Summary of the Dominion of New England
In 1686, King James II of England, the Privy Council, and the Lords of Trade decided to merge the colonies in New England together under a single government. Under the new arrangement, the colonies were known as the “Dominion of New England.” The purpose of the Dominion was to streamline English oversight of the colonies and give England more control over trade, land titles, and coordination of colonial defenses. The first territories that were part of the Dominion were Massachusetts Bay Colony, Plymouth Colony, Province of New Hampshire, and part of Rhode Island. The Dominion was placed under the control of the Council of New England. The first President — or Governor — was Joseph Dudley, a native of Massachusetts. In June 1686, Dudley was replaced with Sir Edmund Andros, and on September 9, 1686, the Board of Trade added the rest of Rhode Island and Connecticut to the Dominion. Andros proved to be unpopular, especially with the Puritans in Massachusetts. He arrived in Boston on December 20, 1687, and from then on he created controversy over local government, taxes, land titles, and religion. He had been ordered by the King to force the Puritans to allow the Church of England to operate freely, which he did. New York and New Jersey were added to the Dominion in 1688. A year later, the Glorious Revolution took place in England. King James II was forced to flee England, he was replaced on the throne by King William III and Queen Mary II, and the English Bill of Rights and the Act of Toleration were passed. When the news reached Boston, the people arrested Andros and threw him in prison, effectively ending the Dominion of New England. Although the Dominion ended, religious freedom followers of the Church of England remained in New England. In 1691, a new charter was issued for Massachusetts, which transformed it into a Royal Colony. Afterward, the colonies returned to their individual charters and governments, and turmoil in Europe forced England to focus its attention there.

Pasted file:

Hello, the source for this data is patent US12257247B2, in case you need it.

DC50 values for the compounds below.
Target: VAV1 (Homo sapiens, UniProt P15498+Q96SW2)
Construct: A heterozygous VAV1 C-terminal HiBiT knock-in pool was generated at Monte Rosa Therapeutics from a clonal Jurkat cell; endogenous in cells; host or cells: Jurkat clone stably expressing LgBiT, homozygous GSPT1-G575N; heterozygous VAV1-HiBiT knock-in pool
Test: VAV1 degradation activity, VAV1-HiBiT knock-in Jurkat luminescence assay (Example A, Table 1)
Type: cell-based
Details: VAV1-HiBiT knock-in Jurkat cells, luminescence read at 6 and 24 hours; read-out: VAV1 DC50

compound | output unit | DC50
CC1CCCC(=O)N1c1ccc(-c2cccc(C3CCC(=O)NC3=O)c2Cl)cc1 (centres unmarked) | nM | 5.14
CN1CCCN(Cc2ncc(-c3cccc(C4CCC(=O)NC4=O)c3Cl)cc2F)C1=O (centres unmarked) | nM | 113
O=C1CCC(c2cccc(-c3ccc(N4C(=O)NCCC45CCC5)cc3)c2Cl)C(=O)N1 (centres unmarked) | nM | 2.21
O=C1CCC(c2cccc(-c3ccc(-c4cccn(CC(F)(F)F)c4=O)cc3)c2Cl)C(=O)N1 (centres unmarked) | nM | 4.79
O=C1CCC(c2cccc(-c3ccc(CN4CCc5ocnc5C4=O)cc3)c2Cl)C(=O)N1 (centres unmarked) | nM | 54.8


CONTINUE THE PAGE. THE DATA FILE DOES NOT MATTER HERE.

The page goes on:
Sir Edmund Andros was the controversial Governor of the Dominion of New England. Image Source: Wikipedia.
5 Things to Know about the Dominion of New England
- The establishment of the Dominion of New England ended the New England Confederation. The Confederation was an agreement between Plymouth Colony, Connecticut, New Haven Colony, and Massachusetts. The purpose of the Confederation was to organize colonial defenses against threats from the French, Dutch, and Native American Indian tribes. The Confederation was created after the Pequot War and went into effect on May 19, 1643, when the Articles of Confederation of the United Colonies of New England were signed.
- The Dominion was created to force the colonies to comply with English law. During the reign of King Charles II — who was Catholic — English colonists in America violated English law in various ways. For example, they refused to take the Oath of Allegiance to the King, they did not provide religious tolerance for the Church of England, and they did not follow the Navigation Acts. The King tried to force Massachusetts to comply, but the colony refused, so he revoked the colony’s charter in 1684. After King Charles II died, King James II ascended the throne in 1685 and continued to work to try to force colonists in New England to follow English law.
- The Dominion enabled enforcement of the Navigation Acts, which allowed England to control trade throughout its growing empire. The entire system was based on the concept of Mercantilism, which included the idea that the colonies only existed for the benefit of the Mother Country. The Navigation Acts were intended to force colonists to sell natural resources and commodities to English merchants. The merchants would then manufacture finished products and sell them to the colonists. However, the colonists had created trade relationships with merchants from other nations, including France, Spain, and the Netherlands. Enforcement of the Navigation Acts hurt colonial trade with those nations.
- Andros offended the Puritans in Boston by holding services Christmas services for the Church of England soon after he arrived, and then Ash Wednesday services. He also upset non-Puritans by abolishing local legislatures, levying taxes, and enforcing the Navigation Acts.
- Connecticut hid its charter — the actual document — in a tree to keep it safe. The people of Connecticut refused to comply with many of the laws Edmund Andros implemented. He responded by going there, along with armed guards, to seize the charter and take possession of it himself. Legend has it that the people of Connecticut hid the charter in an oak tree, so Andros could not find it. That oak tree was known as the “Charter Oak.” It stood until 1856 when a windstorm blew it down.
Significance of the Dominion of New England
The Dominion of New England is important to United States history because it started a period of more direct control over the colonies by England. It also created religious freedom for Anglicans — followers of the Church of England — and others who were not Puritans, in New England. The new freedom of thought helped bring an end to the Salem Witch Trials, which started in 1692 and gave rise to the ideology of the American Revolution.